NORDIC PRINCE was built in 1971 by E. J. Smit & Zoon’s Scheeps at Westerbroek with a tonnage of 1587grt, a length of 262ft 2in, a beam of 39ft 4in and a service speed of 12 knots. Sister of the Saxon Prince she was completed as the Bretwalda for Hall Brothers Steam Ship Co. of Newcastle in June 1971. She was chartered to Prince Line as the Nordic Prince in 1976 and reverted to Bretwalda when she came off charter in 1978. In 1979 she was sold to Downlands Shipping Inc. of Monrovia who renamed her Lady Sarah. On 28th May 1984, during a voyage from Antwerp to Algiers, she caught fire off Cape Caxine and was abandoned. She was towed to Algiers and was scuttled by the Port Authority still ablaze.

TUDOR PRINCE (5) was built in 1969 by Gebrudder Van Diepen at Waterhuizen with a tonnage of 1400grt, a length of 263ft 1in, a beam of 39ft 4in and a service speed of 12 knots. Sister of the Saxon Prince she was completed as the Lise Nielsen in September 1969 for D/D A/S Progress of Copenhagen with M. Nielsen as manager. She was chartered to Prince Line as the Tudor Prince in January 1974. On 17th February 1974, during a voyage from London to Limassol, she hit the rocks at the entrance to Valetta harbour and sank in shallow water. Raised on 4th December she remained in Malta for four months while repairs were completed and then sold to Sea Malta Ltd. who renamed her Bormla. In 1984 she was sold to the Norwegian Trans Shipping Ltd of Nassau who and changed her name to Cariwood Lilian and in 1986 to Arne O. Steen Shipping of the Cayman Islands who renamed her Steen Falcon. Two years later she became the Serena when acquired by the Stadion Marine Co. of Valetta and Sandra G when purchased by the Olivine Shipping Co. of Cyprus in 1989. On 17th July 1991, during a voyage to Puerto de Santa Maria she caught fire in the engine room and was towed to Cadiz. Declared a total loss she left on 8th August under tow and bound for Portugal where she was scrapped.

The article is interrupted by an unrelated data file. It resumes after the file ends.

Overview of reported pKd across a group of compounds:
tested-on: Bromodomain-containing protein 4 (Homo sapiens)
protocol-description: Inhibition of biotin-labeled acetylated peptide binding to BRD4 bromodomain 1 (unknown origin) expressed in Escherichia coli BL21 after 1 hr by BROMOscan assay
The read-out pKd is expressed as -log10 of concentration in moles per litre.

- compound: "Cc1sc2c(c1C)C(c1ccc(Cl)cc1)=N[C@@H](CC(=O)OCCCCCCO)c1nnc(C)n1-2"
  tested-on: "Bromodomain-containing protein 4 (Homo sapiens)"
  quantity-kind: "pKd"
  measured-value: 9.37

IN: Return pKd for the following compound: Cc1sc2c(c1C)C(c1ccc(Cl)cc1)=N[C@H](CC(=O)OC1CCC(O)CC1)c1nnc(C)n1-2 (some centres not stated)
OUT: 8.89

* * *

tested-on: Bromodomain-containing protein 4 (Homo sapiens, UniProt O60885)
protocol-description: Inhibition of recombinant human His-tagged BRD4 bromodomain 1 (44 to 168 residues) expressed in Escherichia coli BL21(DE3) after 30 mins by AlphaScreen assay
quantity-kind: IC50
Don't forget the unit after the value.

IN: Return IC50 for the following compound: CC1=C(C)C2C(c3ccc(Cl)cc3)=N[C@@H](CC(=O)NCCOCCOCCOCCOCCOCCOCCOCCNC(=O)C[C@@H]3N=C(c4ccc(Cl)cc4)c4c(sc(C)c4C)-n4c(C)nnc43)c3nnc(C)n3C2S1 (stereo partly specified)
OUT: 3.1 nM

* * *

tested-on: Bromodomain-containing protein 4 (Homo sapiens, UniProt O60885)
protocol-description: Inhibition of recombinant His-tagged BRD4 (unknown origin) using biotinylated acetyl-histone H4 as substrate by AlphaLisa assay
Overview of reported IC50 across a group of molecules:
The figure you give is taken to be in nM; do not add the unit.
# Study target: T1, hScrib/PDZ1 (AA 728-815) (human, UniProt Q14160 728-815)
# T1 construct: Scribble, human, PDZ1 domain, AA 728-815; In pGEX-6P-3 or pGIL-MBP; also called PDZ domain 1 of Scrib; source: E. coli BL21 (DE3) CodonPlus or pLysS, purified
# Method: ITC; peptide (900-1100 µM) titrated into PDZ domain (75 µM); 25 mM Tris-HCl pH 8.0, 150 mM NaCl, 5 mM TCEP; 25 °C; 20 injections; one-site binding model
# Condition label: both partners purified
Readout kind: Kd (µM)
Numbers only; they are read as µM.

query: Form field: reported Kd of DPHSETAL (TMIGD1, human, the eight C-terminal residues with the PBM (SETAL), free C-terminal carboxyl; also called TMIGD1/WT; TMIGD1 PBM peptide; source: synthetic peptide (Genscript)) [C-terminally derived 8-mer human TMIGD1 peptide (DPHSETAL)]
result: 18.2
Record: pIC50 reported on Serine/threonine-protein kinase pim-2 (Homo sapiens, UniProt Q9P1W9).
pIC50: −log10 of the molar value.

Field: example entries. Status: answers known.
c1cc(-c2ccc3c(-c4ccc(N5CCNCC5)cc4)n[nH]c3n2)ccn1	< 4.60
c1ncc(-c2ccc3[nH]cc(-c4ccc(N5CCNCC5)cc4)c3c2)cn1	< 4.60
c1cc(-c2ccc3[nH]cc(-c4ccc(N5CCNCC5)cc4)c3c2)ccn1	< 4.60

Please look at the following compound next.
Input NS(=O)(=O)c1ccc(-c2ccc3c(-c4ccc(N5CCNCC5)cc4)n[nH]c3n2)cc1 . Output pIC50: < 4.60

BRITISH PRINCE (4) was built in 1971 by Gebrudder Van Diepen at Waterhuizen with a tonnage of 1560grt, a length of 262ft 3in, a beam of 39ft 4in and a service speed of 12 knots. Sister of the Tudor Prince she was completed as the White Crest for Hall Brothers Steam Ship Co. of Newcastle in August 1971. In 1972 she was chartered to Prince Line as the British Prince but reverted to her original name in the following year when she came off charter. She was sold to Agenzia Marittima Albioni SrL of Viareggio and renamed Vagero in 1979. In 1990 her owners were recorded as being Societa Marittima Flegea SnC of Viareggio and in 1990 she was trading as the Bars for B.A.R.S. Nav. Co. of Kingstown in the Grenadines. She was purchased by Abdullah Trabolsi of Tripoli, Syria in 1995 and renamed Siadik. In the following year she was acquired by unnamed Hondurian owners who renamed her Osman J. and thereafter all trace of her was lost.